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From vivek agarwal <koolvivek2...@gmail.com>
Subject Re: Comparison with RabbitMQ
Date Mon, 16 Aug 2010 15:52:30 GMT
So, suppose, if I provide a API for my users to access Qpid, and allow them
to dequeue data and I send the data back over the network to them. Now
unless, they acknowledge that they have processed the data, I may receieve
thousand such requests (or more). I want to keep the data around, but would
not be able to maintain the track of session object for each such dequeue
request.

I dont want my users to worry about using qpid, so I give them very simple
API abstracting the details of connection, connection factory and all this.

I think this is not a very rare use-case, and I would like to know, if there
is any work around for acknowledgment in such situations.

Thanks,
Vivek


On Mon, Aug 16, 2010 at 9:08 PM, Rajith Attapattu <rajith77@gmail.com>wrote:

> On Mon, Aug 16, 2010 at 6:23 AM, vivek agarwal <koolvivek2006@gmail.com>
> wrote:
> > Hi,
> >
> > Do we have a API for direct AMQP over Apache Qpid, instead of going
> through
> > JMS?
>
> We have through experience found out that most use cases can be met
> with pure JMS + configuration.
> The new addressing syntax give the JMS user a lot of flexibility in
> leveraging the AMQP features.
> Another benefit is that you could easily switch to another AMQP
> version or another vendor that supports JMS without having to change
> code.
> The C++ and Python clients have also started to support a high level
> messaging API instead of something very close to the protocol.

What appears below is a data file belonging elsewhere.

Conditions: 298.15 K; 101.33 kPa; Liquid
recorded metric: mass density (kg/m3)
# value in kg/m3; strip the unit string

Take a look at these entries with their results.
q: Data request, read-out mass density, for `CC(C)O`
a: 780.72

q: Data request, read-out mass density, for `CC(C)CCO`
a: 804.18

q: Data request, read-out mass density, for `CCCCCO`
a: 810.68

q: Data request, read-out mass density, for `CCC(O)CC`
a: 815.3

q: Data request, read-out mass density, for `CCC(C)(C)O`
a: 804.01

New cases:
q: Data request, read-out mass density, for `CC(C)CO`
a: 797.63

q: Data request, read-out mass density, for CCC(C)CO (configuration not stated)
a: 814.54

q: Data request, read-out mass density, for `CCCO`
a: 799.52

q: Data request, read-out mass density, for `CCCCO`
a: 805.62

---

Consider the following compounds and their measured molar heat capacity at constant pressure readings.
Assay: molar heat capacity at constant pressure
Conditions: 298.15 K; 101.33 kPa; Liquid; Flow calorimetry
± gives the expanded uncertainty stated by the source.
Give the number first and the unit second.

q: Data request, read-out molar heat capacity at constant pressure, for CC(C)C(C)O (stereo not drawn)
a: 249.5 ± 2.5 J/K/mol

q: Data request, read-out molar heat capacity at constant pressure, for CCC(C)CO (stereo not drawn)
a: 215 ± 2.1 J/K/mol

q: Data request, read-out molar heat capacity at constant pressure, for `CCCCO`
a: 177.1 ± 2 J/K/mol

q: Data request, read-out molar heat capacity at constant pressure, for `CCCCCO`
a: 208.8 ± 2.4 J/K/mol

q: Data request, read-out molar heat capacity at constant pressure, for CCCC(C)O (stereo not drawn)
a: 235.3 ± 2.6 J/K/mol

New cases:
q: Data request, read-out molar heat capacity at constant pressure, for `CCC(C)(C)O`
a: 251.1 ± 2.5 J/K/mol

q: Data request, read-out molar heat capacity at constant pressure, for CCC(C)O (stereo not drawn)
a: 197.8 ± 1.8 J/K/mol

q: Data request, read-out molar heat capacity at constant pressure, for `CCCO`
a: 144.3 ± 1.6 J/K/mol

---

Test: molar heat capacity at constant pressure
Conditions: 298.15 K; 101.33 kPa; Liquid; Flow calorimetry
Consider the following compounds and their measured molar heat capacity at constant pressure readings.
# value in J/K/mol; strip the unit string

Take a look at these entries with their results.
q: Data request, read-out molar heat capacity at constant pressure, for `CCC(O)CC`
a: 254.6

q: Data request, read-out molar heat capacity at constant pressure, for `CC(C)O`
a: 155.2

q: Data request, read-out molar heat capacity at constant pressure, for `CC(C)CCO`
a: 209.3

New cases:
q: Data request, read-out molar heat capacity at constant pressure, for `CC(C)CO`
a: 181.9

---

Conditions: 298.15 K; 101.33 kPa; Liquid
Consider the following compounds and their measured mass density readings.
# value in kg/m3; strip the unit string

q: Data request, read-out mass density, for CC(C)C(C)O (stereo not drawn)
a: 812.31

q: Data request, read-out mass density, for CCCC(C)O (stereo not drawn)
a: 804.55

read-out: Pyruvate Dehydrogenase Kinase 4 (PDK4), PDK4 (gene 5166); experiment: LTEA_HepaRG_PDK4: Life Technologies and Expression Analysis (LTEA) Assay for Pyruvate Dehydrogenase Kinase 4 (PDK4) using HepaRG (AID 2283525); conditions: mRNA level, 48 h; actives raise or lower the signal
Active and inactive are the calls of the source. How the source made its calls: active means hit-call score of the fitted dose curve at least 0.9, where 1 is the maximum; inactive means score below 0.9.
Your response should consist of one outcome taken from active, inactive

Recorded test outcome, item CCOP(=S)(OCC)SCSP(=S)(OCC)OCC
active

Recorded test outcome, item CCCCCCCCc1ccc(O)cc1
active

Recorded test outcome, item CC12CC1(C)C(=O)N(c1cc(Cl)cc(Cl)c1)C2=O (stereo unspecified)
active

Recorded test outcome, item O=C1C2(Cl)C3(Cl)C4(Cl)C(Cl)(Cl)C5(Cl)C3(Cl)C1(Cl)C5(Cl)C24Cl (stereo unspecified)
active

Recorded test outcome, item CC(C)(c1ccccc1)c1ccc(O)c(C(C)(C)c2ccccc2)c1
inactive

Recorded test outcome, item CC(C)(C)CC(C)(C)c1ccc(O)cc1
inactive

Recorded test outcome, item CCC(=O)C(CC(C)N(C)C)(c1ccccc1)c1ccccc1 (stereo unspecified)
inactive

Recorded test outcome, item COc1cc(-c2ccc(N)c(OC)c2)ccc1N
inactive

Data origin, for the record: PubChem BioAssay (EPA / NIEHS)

> It allows a developer to think more in high level messaging concepts
> instead of worrying about every detail of the protocol.
>
> If you are unsure, please feel free to discuss your use cases and we
> are happy to help you in figuring out the configuration etc.
>
> > Also, I wanted to enquire if its implements AMQP .10 fully.
>
> Yes, the Qpid JMS client implements the 0-10 version.
>
> > I have a very specific use-case, where a consumer may consume a message,
> and
> > acknowledge it after a long processing. So can it be done without keeping
> > the Session object ( through which I received the message) open?
>
> You can  use the client ack mode in JMS for this.
> But whether you use JMS or an API closer to the protocol, you still
> need to keep the session object open as the message delivery was done
> within the context of that session.
> May I know what your concern is in keeping the session object around?
>
> > Thanks,
> > Vivek
> >
> >
> > On Wed, Aug 11, 2010 at 8:21 PM, Gordon Sim <gsim@redhat.com> wrote:
> >
> >> On 08/11/2010 03:27 PM, Rajith Attapattu wrote:
> >>
> >>> On Wed, Aug 11, 2010 at 9:57 AM, vivek agarwal<koolvivek2006@gmail.com
> >
> >>>  wrote:
> >>>
> >>>> Hi,
> >>>>
> >>>> Thanks for the reply.
> >>>> We are planning to use a Java broker as most of our applications are
> in
> >>>> Java. Will this affect performance?
> >>>>
> >>>
> >>> As Gordon mentioned, please try both the Java and C++ broker and see
> >>> what fits your needs.
> >>>
> >>
> >> Actually I just said try out the Java broker (as that was your preferred
> >> option) to confirm it meets your needs (I believe it will).
> >>
> >> Not that I'd want to put you off trying the c++ broker out as well of
> >> course if you have the interest :-)
> >>
> >>
> >> ---------------------------------------------------------------------
> >> Apache Qpid - AMQP Messaging Implementation
> >> Project:      http://qpid.apache.org
> >> Use/Interact: mailto:users-subscribe@qpid.apache.org
> >>
> >>
> >
>
>
>
> --
> Regards,
>
> Rajith Attapattu
> Red Hat
> http://rajith.2rlabs.com/
>
> ---------------------------------------------------------------------
> Apache Qpid - AMQP Messaging Implementation
> Project:      http://qpid.apache.org
> Use/Interact: mailto:users-subscribe@qpid.apache.org
>
>

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